How to Match Traffic Based Using Multifield Classifiers in Junos

Multifield ( MF) classifiers examine the packet’s header and based on the contents therein, assign the packet to a forwarding class. Unlike behavior aggregate (BA) classifiers, MF classifiers examine more than just the CoS bits in the header.

If you accept the premise that your neighboring networks don’t know or don’t care what CoS bits are set in packets that are sent to your network, you have to find a different way to match traffic. You can do so in two easy ways:

  • Look at where the traffic is from.

  • Look at where the traffic is heading.

Match traffic based on the source address

In many cases, the source address of a packet tells you what type of packet it is. For example, imagine that you have an application server with the address 192.168.66.77. Any packet that has that source address in its header can be classified the same way. In this case, you basically assign those packets to the forwarding class tied to that application or set of applications.

For this scenario, assume that inbound traffic has a source address of 192.168.66.77, and that traffic from this host is to be classified with the other business-critical applications grouped into the cos-buscrit forwarding class. Configure a firewall filter that matches on the source address:

[edit firewall]
filter mf-classifier {
  interface-specific;
  term assured-forwarding {
   from {
     source-address 192.168.66.77;
   }
   then {
     forwarding-class cos-buscrit;
     loss-priority low;
   }
  }
}

This configuration matches all traffic with a source address matching the specified source. Any traffic that meets those conditions is then assigned to the cos-buscrit forwarding class, and its PLP is set to low.

You must then apply the filter to an interface. Because you’re matching on inbound traffic, you want the configuration to be an input filter.

[edit interfaces]
t1-0/0/1 {
  unit 0 {
   family inet {
     filter input mf-classifier;
   }
  }
}

All inbound traffic on the specified interface will be matched.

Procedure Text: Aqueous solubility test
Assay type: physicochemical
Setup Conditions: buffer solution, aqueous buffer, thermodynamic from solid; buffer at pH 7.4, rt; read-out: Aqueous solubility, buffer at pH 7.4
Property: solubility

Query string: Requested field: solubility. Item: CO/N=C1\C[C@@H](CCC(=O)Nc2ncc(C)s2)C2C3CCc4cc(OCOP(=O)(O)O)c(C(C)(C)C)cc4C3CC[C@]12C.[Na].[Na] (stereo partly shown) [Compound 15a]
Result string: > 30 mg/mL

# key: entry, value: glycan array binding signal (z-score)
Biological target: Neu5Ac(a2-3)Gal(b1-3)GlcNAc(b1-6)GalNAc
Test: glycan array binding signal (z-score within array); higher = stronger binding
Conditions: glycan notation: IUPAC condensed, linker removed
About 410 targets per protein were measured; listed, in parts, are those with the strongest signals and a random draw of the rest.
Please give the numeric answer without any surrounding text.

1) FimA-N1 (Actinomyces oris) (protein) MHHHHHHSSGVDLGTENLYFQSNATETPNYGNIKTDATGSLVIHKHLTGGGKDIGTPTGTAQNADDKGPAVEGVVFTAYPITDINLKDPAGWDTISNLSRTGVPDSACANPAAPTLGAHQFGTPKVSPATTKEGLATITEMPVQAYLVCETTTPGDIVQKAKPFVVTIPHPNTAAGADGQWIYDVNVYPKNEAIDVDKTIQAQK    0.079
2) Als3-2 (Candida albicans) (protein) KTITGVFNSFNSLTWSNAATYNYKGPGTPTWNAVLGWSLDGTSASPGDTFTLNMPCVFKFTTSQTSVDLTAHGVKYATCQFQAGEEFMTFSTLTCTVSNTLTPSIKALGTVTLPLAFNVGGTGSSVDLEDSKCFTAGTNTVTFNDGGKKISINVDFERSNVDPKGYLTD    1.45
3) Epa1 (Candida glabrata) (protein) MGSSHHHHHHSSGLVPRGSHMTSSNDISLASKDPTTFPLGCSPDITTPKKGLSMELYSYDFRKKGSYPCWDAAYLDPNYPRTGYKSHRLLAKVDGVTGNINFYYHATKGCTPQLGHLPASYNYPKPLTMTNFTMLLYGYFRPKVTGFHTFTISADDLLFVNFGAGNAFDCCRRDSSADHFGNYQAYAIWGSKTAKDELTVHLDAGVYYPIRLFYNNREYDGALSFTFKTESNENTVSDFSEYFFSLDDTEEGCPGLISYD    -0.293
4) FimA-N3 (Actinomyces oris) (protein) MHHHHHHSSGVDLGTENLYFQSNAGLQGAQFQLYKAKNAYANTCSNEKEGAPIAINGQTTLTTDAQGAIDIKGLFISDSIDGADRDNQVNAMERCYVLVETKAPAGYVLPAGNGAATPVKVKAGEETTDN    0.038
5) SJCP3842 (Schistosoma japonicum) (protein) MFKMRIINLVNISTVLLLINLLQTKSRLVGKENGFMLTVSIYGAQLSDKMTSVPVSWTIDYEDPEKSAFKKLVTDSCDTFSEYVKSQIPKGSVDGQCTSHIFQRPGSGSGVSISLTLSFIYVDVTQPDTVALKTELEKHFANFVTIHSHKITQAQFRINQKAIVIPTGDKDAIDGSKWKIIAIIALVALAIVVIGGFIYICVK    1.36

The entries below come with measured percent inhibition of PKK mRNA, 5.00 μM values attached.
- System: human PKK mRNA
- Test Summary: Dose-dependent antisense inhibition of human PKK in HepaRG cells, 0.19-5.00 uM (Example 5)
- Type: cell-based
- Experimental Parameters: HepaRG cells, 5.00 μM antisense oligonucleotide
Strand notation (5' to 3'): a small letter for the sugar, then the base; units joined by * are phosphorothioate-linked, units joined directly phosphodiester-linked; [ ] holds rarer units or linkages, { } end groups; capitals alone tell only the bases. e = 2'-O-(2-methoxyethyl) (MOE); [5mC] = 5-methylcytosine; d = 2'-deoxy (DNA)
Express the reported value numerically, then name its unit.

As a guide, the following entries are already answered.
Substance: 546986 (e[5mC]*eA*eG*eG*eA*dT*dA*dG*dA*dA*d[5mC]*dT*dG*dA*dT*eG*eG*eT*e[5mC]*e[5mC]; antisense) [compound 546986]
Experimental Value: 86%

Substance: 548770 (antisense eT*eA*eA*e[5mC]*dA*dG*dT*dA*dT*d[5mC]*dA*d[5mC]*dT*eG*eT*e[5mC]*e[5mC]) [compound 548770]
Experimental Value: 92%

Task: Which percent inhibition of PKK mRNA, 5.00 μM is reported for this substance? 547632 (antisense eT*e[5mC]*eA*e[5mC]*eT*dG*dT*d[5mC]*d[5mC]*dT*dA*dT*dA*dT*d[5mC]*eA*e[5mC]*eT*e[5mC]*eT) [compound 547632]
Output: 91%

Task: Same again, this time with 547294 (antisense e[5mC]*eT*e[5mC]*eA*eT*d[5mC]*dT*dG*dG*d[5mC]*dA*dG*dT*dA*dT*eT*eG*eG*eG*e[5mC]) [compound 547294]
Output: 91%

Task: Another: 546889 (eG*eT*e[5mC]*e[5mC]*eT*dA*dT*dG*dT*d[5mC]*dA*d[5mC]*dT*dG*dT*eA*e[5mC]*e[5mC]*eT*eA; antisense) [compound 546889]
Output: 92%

Instead of using the filter input statement, try using the input-list statement:

[edit interfaces]
t1-0/0/1 {
  unit 0 {
   family inet {
     filter input-list mf-classifier;
   }
  }
}

If you use the input-list statement, you can add multiple firewall filters to the same interface if you ever need to. Otherwise, you can configure only one filter per interface at a time.

Match traffic based on destination port

In addition to being able to match traffic based on where it originates, you can often determine the type of packet (and therefore the proper packet classification) based on the destination port. For example, some applications use well-known ports.

SIP is an excellent example. SIP traffic uses the port 5060, so you should be able to match packets based on their destination port. Any packet with a destination port of 5060 can be classified with the other SIP traffic.

In this example, all voice traffic (including signaling) is being handled as part of the cos-voice forwarding class.

[edit firewall]
filter voice-mf-classifier {
  interface-specific;
  term expedited-forwarding {
   from {
     destination-port 5060;
   }
   then {
     forwarding-class cos-voice;
     loss-priority low;
   }
  }
}
[edit interfaces]
t1-0/0/0 {
  unit 0 {
   family inet {
     filter input-list voice-mf-classifier;
   }
_  }
}

This configuration defines another input filter that matches on the destination port. Traffic matching the specified port is classified as voice traffic and uses the voice forwarding class defined previously.

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